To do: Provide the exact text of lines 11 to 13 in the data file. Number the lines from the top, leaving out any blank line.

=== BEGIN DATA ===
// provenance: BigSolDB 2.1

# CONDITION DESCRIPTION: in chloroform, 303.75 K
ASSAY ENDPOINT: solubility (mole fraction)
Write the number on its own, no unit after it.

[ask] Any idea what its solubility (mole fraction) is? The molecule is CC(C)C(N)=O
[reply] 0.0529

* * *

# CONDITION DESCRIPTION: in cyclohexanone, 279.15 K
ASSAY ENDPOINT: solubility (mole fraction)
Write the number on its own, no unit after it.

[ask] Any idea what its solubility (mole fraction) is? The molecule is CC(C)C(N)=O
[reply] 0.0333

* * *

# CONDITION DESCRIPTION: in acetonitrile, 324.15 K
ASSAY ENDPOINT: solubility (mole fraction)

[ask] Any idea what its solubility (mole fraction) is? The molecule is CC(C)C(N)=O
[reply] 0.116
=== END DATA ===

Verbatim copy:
[ask] Any idea what its solubility (mole fraction) is? The molecule is CC(C)C(N)=O
[reply] 0.0333

* * *